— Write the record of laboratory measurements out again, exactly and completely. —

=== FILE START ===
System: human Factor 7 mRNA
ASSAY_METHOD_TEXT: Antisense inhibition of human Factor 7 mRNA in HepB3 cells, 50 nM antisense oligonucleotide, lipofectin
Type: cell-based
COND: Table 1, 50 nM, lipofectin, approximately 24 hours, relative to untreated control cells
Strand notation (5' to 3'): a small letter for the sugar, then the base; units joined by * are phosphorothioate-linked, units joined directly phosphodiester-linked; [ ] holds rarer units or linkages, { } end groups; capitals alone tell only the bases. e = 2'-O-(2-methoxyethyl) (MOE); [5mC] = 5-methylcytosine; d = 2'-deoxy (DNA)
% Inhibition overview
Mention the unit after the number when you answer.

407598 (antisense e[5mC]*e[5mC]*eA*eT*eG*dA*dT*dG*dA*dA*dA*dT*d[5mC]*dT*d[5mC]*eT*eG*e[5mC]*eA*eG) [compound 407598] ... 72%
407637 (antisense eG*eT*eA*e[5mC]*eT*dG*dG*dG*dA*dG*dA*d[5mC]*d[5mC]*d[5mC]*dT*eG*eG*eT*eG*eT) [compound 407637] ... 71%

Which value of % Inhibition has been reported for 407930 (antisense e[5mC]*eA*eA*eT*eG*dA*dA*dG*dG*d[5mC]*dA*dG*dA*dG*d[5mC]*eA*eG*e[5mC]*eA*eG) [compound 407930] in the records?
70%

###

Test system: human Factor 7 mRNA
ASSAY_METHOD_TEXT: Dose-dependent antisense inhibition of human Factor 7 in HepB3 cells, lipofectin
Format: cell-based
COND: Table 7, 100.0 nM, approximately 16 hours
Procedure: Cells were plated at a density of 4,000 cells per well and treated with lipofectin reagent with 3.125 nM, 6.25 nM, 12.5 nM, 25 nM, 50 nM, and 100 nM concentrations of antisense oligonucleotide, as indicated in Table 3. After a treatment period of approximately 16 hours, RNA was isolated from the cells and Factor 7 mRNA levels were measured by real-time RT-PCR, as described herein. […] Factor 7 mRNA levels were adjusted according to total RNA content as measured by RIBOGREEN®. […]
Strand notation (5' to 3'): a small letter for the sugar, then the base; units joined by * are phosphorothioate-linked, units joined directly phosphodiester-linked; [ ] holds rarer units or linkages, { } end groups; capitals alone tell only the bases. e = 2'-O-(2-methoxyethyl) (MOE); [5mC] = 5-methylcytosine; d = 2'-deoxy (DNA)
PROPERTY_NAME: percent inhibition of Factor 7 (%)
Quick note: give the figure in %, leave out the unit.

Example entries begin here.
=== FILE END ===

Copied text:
System: human Factor 7 mRNA
ASSAY_METHOD_TEXT: Antisense inhibition of human Factor 7 mRNA in HepB3 cells, 50 nM antisense oligonucleotide, lipofectin
Type: cell-based
COND: Table 1, 50 nM, lipofectin, approximately 24 hours, relative to untreated control cells
Strand notation (5' to 3'): a small letter for the sugar, then the base; units joined by * are phosphorothioate-linked, units joined directly phosphodiester-linked; [ ] holds rarer units or linkages, { } end groups; capitals alone tell only the bases. e = 2'-O-(2-methoxyethyl) (MOE); [5mC] = 5-methylcytosine; d = 2'-deoxy (DNA)
% Inhibition overview
Mention the unit after the number when you answer.

407598 (antisense e[5mC]*e[5mC]*eA*eT*eG*dA*dT*dG*dA*dA*dA*dT*d[5mC]*dT*d[5mC]*eT*eG*e[5mC]*eA*eG) [compound 407598] ... 72%
407637 (antisense eG*eT*eA*e[5mC]*eT*dG*dG*dG*dA*dG*dA*d[5mC]*d[5mC]*d[5mC]*dT*eG*eG*eT*eG*eT) [compound 407637] ... 71%

Which value of % Inhibition has been reported for 407930 (antisense e[5mC]*eA*eA*eT*eG*dA*dA*dG*dG*d[5mC]*dA*dG*dA*dG*d[5mC]*eA*eG*e[5mC]*eA*eG) [compound 407930] in the records?
70%

###

Test system: human Factor 7 mRNA
ASSAY_METHOD_TEXT: Dose-dependent antisense inhibition of human Factor 7 in HepB3 cells, lipofectin
Format: cell-based
COND: Table 7, 100.0 nM, approximately 16 hours
Procedure: Cells were plated at a density of 4,000 cells per well and treated with lipofectin reagent with 3.125 nM, 6.25 nM, 12.5 nM, 25 nM, 50 nM, and 100 nM concentrations of antisense oligonucleotide, as indicated in Table 3. After a treatment period of approximately 16 hours, RNA was isolated from the cells and Factor 7 mRNA levels were measured by real-time RT-PCR, as described herein. […] Factor 7 mRNA levels were adjusted according to total RNA content as measured by RIBOGREEN®. […]
Strand notation (5' to 3'): a small letter for the sugar, then the base; units joined by * are phosphorothioate-linked, units joined directly phosphodiester-linked; [ ] holds rarer units or linkages, { } end groups; capitals alone tell only the bases. e = 2'-O-(2-methoxyethyl) (MOE); [5mC] = 5-methylcytosine; d = 2'-deoxy (DNA)
PROPERTY_NAME: percent inhibition of Factor 7 (%)
Quick note: give the figure in %, leave out the unit.

Example entries begin here.